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My opinion, orthotics are not really the best answer. They did help me run, but apparatus doesn't fix you when you're injured. Ice and heat and NSAIDs fix me up in a day or two, but I'm in pain and less capable in the meantime, even with orthotics (and they are NOT cheap).

Exercising the appropriate muscles to stabilize the mechanism, training for form work much better even if you have physical issues (I have crappy feet which contribute to my poor mechanism). If you don't need orthotics to train, you minimize training injury while still getting the physical benefit and capability to meet the challenges in the service.

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Yeah I run 12 to mid 13s for my whole career and just randomly got this going on. I don't think I just randomly need orthotics lol. I think it was the fact that I didn't run the entire time I was in ALC then I do a division run on Monday and a battalion run on Thursday. Was about 12 miles total in less than a week with a kickboxing circuit in between. I think it was probably the kicking. It felt awkward and that's the only thing I can think of. As far as my run time I train at 3 miles at a 6/7 minute pace so running 6+ miles at a time at an 8 minute pace is not my cup of tea that's for sure. So who knows.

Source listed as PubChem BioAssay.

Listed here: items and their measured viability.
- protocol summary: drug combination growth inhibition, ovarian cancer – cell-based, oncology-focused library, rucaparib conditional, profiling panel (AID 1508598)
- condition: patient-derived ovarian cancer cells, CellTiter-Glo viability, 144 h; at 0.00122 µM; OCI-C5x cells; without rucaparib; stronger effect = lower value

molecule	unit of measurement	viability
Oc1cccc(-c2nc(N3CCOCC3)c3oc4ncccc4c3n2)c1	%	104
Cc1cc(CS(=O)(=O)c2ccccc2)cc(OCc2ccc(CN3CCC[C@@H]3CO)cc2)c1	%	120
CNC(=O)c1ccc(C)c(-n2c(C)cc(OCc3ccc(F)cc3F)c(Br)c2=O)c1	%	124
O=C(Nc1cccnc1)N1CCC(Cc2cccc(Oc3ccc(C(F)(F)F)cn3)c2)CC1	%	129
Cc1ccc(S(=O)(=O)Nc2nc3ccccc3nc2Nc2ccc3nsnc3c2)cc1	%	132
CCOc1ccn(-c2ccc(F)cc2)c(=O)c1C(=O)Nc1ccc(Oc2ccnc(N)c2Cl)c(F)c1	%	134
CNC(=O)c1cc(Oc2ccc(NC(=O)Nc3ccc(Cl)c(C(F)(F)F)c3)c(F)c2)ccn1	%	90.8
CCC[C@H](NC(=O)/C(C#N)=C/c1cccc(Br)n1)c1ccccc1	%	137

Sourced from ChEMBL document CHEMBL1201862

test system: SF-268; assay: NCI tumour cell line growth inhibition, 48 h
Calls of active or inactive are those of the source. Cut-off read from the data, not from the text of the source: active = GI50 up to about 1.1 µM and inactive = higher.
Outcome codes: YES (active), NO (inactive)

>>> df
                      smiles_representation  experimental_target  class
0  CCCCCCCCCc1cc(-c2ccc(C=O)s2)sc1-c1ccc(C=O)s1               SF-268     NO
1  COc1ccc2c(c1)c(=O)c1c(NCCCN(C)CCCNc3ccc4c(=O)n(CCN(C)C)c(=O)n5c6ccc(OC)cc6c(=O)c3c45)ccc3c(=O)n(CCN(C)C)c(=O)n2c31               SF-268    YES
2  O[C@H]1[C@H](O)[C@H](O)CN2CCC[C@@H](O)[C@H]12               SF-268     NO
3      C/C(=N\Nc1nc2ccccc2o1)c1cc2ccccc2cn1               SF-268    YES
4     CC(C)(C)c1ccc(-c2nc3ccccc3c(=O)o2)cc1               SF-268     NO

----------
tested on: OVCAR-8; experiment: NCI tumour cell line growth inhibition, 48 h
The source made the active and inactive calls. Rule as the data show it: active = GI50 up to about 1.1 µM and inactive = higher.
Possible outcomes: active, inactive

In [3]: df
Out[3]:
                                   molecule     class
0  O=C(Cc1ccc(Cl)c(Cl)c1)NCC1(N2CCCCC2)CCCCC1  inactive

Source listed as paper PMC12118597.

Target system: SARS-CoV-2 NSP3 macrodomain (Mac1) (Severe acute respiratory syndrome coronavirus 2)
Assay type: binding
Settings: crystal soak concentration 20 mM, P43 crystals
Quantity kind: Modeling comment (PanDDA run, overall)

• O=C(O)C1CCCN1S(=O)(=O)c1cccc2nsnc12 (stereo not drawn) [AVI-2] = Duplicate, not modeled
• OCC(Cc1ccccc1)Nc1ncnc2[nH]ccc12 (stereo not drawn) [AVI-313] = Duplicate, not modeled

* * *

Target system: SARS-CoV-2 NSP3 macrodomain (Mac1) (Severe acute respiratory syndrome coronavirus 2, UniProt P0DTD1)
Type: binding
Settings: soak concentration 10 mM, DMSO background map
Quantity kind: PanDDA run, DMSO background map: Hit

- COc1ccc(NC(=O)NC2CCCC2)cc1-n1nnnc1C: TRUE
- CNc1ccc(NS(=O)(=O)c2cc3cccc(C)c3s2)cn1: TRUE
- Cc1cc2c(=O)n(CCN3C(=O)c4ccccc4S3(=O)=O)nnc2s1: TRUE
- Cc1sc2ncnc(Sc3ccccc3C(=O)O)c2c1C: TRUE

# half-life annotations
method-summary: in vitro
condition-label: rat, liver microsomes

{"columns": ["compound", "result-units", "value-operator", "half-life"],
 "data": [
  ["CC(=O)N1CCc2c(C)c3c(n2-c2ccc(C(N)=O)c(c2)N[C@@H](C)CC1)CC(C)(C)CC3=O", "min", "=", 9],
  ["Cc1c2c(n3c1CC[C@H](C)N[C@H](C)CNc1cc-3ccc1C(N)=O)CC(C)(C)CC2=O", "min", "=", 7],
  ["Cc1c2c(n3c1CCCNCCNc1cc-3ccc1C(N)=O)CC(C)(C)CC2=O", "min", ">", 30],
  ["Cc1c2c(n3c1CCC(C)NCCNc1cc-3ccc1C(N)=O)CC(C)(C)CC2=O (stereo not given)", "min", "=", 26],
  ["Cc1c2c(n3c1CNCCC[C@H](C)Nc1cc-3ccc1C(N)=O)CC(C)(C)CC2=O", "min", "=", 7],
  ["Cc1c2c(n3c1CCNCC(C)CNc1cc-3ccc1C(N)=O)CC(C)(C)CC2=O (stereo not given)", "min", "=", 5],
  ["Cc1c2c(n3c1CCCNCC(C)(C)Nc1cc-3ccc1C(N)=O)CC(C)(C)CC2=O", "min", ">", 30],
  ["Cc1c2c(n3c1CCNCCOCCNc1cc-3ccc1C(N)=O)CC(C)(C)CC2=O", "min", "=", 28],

Slow miles make you fast, fast miles make you hurt. Running less than 10 miles a week at a 6-7 min/mile pace with a APFT run time in the 12s-13s is not a sustainable training methodology. You need base miles and easy days.

 

Source: running lots of slow miles while training for and running ultras the last 3 years injury free and improving my run time.

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I guess the more important question is how physically challenging is WOCS short course for NCOs? Cause if it's running /rucking 4 miles every other day with my knee still bothering me I'm f*cked lol.

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I guess the more important question is how physically challenging is WOCS short course for NCOs? Cause if it's running /rucking 4 miles every other day with my knee still bothering me I'm f*cked lol.